You look from a designer point of view. Yes, it can be better. Always we can make it better... However I don't want to distract you from releasing a final project, I want my kit shipped now , now , now and what I do propose doesn't change a design.

Yes, you seem have overlooked the fact that there is lot of 192kHz source for download. Also the optimal conversion rate from SADC (DSD64) and DSD128 source is 176.4kHz. TDA 1387 chip can handle much more. We discussed it already and I was satisfied from your report that with the current filter setting sample rate 88.4kHz brings minimal deviation to the frequency plot, the same probably with 96kHz. If someone wants to go 176.4/196kHz, (I want to try), then spreading out 36 DAC chips over two boards would help clocking these chips properly with reduced jitter. Some others would like to use bypasing film capacitors, there is more space to do so.

It was a discussion running already. This time I wanted to show that spreading out chips has practical advantage. It is easier to find a fault. Owners of H-DAC version would perhaps want to keep a fifth board as a spare. Replacing a faulty board is quicker than finding a fault on the board.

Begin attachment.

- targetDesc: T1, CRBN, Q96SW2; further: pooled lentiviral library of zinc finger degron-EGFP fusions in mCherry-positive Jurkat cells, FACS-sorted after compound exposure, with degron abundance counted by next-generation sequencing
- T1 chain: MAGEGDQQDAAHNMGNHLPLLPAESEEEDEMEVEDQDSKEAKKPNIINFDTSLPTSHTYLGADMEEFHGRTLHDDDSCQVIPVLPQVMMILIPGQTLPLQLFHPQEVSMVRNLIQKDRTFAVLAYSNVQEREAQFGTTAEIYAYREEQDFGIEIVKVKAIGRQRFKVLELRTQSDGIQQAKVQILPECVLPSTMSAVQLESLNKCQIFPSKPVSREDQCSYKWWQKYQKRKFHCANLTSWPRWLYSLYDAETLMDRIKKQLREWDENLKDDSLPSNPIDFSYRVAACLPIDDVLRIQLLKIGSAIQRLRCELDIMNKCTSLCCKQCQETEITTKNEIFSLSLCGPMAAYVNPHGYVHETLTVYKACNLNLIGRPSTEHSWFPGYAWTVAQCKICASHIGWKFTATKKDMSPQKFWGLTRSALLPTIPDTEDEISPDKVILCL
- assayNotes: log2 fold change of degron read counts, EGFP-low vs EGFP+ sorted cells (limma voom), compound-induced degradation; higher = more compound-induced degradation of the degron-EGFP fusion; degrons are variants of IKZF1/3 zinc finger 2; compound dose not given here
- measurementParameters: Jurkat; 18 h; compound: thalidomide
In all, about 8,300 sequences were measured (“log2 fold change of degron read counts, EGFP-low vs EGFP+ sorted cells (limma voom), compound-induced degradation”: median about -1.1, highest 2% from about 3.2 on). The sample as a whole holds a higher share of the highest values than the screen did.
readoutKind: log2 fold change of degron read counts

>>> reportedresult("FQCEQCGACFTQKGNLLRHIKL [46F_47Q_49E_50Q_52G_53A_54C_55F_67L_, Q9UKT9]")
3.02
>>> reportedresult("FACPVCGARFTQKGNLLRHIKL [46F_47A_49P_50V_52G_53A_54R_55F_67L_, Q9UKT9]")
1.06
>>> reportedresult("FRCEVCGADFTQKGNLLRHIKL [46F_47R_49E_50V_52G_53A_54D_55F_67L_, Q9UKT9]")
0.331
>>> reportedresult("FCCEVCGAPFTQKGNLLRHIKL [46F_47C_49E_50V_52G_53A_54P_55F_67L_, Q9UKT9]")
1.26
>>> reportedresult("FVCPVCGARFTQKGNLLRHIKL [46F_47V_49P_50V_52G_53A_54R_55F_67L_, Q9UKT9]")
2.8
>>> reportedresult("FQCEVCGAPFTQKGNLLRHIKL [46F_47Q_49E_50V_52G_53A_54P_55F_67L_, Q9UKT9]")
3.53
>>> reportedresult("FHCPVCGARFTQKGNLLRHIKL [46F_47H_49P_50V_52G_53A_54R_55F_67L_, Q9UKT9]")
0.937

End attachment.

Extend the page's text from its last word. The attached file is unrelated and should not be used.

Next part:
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Old Yesterday, 11:40 AM   #123
abraxalito is offline abraxalito  United Kingdom
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Location: Hangzhou - Marco Polo's 'most beautiful city'. 700yrs is a long time though...
Quote:
Originally Posted by sajunky View Post
You look from a designer point of view.
Well yeah, duh

Quote:
Yes, it can be better. Always we can make it better... However I don't want to distract you from releasing a final project, I want my kit shipped now , now , now and what I do propose doesn't change a design.
So long as your kit is the most basic level one (nothing pre-assembled at all) then yeah, this doesn't change the design.

Quote:
Yes, you seem have overlooked the fact that there is lot of 192kHz source for download.
Wouldn't that all be 192k/24 rather than 192k/16 though?

Quote: